I'd been looking forward to hearing it for a long time because I thought it'd be a good episode, as Room of Consequence shows usually are. I thought it might even be a potentially powerful episode, given the main character is Valerie Swanson and that a trip into her mind was bound to be enlightening. What I didn't expect, though, was how, more than just being a fun or interesting episode with a good message generally speaking or for somebody else, it could be used to speak to me.
I've had a lot of turmoil in my mental life for a long time, so long that it's hard to remember what life was like without it. A good portion of that includes a lot of negative thinking. But a week or two ago, I experienced an unusual chain of events.
I wasn't planning on leaving the house on a certain day, but just when I was planning to settle down to sleep, I developed a sudden pain in my mouth. I mentioned it to my mother (which was a rare event in itself), who took me to the dentist to have it looked at. Once we were there, she didn't have time to drive me back home and still make it to work (at the library), so I ended up having to spend the rest of the day at the library.
I admit that when given the opportunity, I like re-reading old childhood favorites. For some reason some "Frog and Toad" books happened to catch my eye, and one of the tales in particular got my attention, 'The Kite'. In that story, one of the protagonists (Toad) hears negative and derogatory comments about what he's doing, and claims them as his own mindset, repeating the statements word for word as though he thought of them. For some reason, that stuck out to me and stayed in my memory, enough so that I commented about it during our drive home.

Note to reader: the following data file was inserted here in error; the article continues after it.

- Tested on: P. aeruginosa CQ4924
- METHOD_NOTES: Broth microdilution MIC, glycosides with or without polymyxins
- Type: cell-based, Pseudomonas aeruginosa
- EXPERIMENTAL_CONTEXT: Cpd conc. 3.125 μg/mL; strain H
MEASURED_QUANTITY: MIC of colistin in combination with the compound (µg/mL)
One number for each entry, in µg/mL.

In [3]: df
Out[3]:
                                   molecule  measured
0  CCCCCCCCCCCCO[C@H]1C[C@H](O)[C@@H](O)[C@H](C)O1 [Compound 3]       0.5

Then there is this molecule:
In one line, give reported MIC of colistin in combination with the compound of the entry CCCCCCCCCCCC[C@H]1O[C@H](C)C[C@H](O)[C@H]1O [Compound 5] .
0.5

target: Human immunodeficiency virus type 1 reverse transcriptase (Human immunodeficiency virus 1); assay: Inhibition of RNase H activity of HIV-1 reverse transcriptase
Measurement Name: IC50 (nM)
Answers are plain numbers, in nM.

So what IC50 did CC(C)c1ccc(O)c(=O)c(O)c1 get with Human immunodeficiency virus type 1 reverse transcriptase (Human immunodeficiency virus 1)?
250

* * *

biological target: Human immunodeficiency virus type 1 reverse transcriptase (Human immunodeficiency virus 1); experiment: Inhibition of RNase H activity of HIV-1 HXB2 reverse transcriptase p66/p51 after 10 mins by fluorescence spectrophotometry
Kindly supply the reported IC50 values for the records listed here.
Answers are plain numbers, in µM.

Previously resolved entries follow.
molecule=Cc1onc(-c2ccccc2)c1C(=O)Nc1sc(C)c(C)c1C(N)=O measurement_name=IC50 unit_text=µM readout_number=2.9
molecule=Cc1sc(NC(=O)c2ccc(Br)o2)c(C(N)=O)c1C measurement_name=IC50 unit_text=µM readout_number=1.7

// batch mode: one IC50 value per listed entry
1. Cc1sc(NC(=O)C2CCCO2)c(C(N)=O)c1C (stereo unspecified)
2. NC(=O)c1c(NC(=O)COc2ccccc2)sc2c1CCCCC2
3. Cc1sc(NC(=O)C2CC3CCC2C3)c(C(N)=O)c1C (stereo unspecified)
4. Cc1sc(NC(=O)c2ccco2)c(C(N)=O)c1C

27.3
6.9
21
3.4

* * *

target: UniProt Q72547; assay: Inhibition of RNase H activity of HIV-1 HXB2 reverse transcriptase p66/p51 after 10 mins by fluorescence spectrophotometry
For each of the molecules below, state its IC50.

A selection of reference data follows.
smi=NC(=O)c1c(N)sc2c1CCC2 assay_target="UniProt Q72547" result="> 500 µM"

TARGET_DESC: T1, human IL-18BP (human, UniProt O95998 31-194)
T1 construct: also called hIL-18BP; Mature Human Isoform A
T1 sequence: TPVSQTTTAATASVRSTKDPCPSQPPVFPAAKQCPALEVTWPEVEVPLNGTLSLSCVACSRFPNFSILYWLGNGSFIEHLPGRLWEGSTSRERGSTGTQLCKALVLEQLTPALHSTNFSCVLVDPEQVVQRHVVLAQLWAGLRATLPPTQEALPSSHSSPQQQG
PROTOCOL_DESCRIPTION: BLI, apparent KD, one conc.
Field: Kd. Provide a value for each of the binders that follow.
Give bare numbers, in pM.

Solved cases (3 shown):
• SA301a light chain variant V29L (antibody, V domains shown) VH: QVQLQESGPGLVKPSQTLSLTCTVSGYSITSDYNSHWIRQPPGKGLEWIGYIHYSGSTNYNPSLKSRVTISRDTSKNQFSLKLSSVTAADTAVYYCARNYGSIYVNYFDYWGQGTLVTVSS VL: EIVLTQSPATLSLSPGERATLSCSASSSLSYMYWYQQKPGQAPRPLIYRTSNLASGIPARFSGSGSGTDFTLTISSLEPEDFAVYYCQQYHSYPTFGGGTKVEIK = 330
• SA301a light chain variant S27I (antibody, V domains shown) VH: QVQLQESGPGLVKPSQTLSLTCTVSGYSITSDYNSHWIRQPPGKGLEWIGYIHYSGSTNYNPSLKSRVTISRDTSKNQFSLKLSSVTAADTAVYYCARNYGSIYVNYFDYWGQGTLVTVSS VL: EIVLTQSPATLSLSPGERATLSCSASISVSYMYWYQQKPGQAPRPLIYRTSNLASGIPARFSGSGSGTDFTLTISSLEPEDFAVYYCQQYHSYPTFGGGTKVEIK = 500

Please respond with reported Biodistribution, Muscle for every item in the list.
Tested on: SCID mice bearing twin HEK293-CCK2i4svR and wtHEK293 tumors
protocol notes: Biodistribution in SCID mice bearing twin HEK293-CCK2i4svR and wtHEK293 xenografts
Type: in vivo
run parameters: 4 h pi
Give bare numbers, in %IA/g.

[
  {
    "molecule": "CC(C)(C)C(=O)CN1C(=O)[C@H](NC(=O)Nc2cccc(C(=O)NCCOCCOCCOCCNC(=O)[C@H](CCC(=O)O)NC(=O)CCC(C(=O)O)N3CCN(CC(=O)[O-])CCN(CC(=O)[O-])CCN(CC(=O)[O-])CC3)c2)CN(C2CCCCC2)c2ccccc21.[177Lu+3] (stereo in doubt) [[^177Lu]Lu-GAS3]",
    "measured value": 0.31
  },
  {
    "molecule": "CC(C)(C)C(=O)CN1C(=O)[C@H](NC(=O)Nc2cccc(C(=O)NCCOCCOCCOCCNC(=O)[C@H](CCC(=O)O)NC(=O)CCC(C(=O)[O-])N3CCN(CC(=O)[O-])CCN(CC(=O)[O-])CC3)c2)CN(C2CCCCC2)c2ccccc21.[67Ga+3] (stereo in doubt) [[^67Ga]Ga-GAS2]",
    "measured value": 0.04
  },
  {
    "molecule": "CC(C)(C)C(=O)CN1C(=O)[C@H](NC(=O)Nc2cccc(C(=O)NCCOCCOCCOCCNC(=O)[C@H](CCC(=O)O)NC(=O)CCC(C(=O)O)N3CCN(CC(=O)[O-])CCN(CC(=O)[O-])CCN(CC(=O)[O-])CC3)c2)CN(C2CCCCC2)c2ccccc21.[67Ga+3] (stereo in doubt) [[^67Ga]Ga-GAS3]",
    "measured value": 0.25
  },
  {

Sometime later when I got home that night, I decided to listen to the 'new' (it'd been up for several weeks, but I hadn't listened to it yet) OAC episode. I was pleased with the quality of the show as it developed, but I was especially affected by the climax and the way it fit in with the theme of the show, and the way it seemed to go hand in hand with what I'd been thinking about earlier from the book. Then the following night, I went to a church service, and the sermon really spoke to me on the same and similar subjects.
I know most of our members probably didn't have a particular connection with this episode, and some might even have some critical thing or another to say about it. You have a right to your opinion. But I believe it was used (in conjunction with two other messages) to help influence me for the better, and that'll always make it special for me.
Unfortunately, it's a Club episode, which by default is a derogatory label. I wish it wasn't, but that's what the Club's grown to be: a place where nothing happens. Even Bob Smithouser admitted that in a discussion we had recently. So when the Club gave the comment prompt of "Do you think this experience will change Valerie?" it's an obvious no, unless Valerie doesn't return to the mainstream. And with no new Valerie episodes on the horizon, it looks like this episode is a missed opportunity.
As far as the Club goes, I see it as filling in the blanks with the stuff that we don't (strictly) need to know. Hypothetically, if Valerie were to appear in future album episodes and be a bit nicer, it wouldn't take more than a throwaway line or two max to explain it, while the people in the Club would know something closer to the full story.